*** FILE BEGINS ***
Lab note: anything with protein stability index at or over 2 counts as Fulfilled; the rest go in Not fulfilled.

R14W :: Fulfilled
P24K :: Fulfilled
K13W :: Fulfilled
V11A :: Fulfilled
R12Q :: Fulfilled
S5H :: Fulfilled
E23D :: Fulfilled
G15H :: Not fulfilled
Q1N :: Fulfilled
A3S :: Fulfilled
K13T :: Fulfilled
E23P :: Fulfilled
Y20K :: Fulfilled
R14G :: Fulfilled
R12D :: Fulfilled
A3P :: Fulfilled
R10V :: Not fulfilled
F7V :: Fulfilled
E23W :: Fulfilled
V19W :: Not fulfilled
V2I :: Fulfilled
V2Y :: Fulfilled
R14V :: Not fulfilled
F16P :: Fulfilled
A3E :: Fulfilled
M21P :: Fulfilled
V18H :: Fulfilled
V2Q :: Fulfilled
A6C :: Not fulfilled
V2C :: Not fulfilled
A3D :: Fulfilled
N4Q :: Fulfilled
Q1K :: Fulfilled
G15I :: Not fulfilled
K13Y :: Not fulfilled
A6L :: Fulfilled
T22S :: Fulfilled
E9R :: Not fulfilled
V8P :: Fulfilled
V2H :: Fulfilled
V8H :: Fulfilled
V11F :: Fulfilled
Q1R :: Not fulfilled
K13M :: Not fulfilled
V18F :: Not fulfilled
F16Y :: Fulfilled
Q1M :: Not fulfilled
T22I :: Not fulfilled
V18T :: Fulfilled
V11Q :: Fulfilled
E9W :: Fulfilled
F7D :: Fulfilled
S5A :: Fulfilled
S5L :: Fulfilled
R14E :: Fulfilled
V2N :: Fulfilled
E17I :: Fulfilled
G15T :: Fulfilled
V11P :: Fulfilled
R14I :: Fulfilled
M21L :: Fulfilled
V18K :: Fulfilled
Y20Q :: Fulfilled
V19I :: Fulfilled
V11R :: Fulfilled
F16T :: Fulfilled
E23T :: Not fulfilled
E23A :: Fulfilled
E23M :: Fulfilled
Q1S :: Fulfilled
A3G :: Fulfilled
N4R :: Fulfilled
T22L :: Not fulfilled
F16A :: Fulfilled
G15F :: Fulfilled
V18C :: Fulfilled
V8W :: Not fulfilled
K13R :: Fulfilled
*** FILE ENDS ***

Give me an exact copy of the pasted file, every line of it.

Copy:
Lab note: anything with protein stability index at or over 2 counts as Fulfilled; the rest go in Not fulfilled.

R14W :: Fulfilled
P24K :: Fulfilled
K13W :: Fulfilled
V11A :: Fulfilled
R12Q :: Fulfilled
S5H :: Fulfilled
E23D :: Fulfilled
G15H :: Not fulfilled
Q1N :: Fulfilled
A3S :: Fulfilled
K13T :: Fulfilled
E23P :: Fulfilled
Y20K :: Fulfilled
R14G :: Fulfilled
R12D :: Fulfilled
A3P :: Fulfilled
R10V :: Not fulfilled
F7V :: Fulfilled
E23W :: Fulfilled
V19W :: Not fulfilled
V2I :: Fulfilled
V2Y :: Fulfilled
R14V :: Not fulfilled
F16P :: Fulfilled
A3E :: Fulfilled
M21P :: Fulfilled
V18H :: Fulfilled
V2Q :: Fulfilled
A6C :: Not fulfilled
V2C :: Not fulfilled
A3D :: Fulfilled
N4Q :: Fulfilled
Q1K :: Fulfilled
G15I :: Not fulfilled
K13Y :: Not fulfilled
A6L :: Fulfilled
T22S :: Fulfilled
E9R :: Not fulfilled
V8P :: Fulfilled
V2H :: Fulfilled
V8H :: Fulfilled
V11F :: Fulfilled
Q1R :: Not fulfilled
K13M :: Not fulfilled
V18F :: Not fulfilled
F16Y :: Fulfilled
Q1M :: Not fulfilled
T22I :: Not fulfilled
V18T :: Fulfilled
V11Q :: Fulfilled
E9W :: Fulfilled
F7D :: Fulfilled
S5A :: Fulfilled
S5L :: Fulfilled
R14E :: Fulfilled
V2N :: Fulfilled
E17I :: Fulfilled
G15T :: Fulfilled
V11P :: Fulfilled
R14I :: Fulfilled
M21L :: Fulfilled
V18K :: Fulfilled
Y20Q :: Fulfilled
V19I :: Fulfilled
V11R :: Fulfilled
F16T :: Fulfilled
E23T :: Not fulfilled
E23A :: Fulfilled
E23M :: Fulfilled
Q1S :: Fulfilled
A3G :: Fulfilled
N4R :: Fulfilled
T22L :: Not fulfilled
F16A :: Fulfilled
G15F :: Fulfilled
V18C :: Fulfilled
V8W :: Not fulfilled
K13R :: Fulfilled